Mineral deposits are caused by a high mineral content in water. People with hard or mineral-heavy water will see rust stains, discoloration spots and cloudiness on their bathroom glass, porcelain and chrome. Removing mineral deposits from glass shower doors is a matter of abrasive cleaning techniques and a little old-fashioned elbow grease.
Place white vinegar into an empty spray bottle and spray onto the glass door. Be sure to fully saturate the area and let the excess vinegar drip into the bottom of the stall; it will do no harm. The smell may be quite overpowering, so consider a face mask or turn on the extractor fan.
Allow the vinegar to soak the door for a few moments before scrubbing gently with a plastic bristle brush. Avoid using metal brushes or scouring pads as they may scratch the glass and allow dirt and deposits to enter the scratched surface.
Rinse the entire area with cold water to remove vinegar and mineral deposits. If there are still signs of buildup, consider a second or third dose of vinegar spray and scrubbing.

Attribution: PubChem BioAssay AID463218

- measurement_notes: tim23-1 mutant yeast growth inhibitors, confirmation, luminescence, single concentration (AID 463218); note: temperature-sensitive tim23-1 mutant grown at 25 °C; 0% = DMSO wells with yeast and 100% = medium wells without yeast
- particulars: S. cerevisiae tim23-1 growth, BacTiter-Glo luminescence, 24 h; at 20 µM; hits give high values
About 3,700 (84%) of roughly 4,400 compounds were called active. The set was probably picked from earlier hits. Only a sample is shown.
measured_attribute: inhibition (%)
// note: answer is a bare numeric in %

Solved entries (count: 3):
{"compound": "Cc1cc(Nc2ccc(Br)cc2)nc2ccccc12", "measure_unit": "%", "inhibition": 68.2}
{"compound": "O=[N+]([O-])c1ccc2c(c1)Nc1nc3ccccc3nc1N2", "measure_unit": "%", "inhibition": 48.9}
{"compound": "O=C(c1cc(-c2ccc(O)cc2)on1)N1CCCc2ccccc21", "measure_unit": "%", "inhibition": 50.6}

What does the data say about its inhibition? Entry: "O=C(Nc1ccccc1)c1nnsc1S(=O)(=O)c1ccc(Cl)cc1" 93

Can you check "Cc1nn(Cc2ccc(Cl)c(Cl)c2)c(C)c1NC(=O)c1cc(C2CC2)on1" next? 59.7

Wipe the area dry with a soft absorbent towel or cloth. A main cause of buildup on glass shower doors is the residual moisture left over after every shower use. Wiping the glass dry as you get out can reduce a lot of mineral buildup.
Mix lemon juice with hot water and place in a spray bottle for use on areas where mineral deposits are not as heavily built up. The lemon juice will not be as strong as the vinegar spray but should work well on mild cases of deposit and buildup.
Choose a commercial bathroom cleaner that contains phosphoric acid to remove mineral deposits from your glass shower door. More expensive than the methods listed above and potentially more dangerous (because of the chemical content of the cleaner), commercial cleaners are capable of removing built-up deposits quickly and effectively.
Invest in a water softener to help reduce mineral deposit buildup over time. Water softeners help break up and dissolve minerals that enter the home through the pipe system. This helps deter and eliminate buildup on shower doors and other bathroom fixtures. Call the local municipality for information about specific requirements in your area.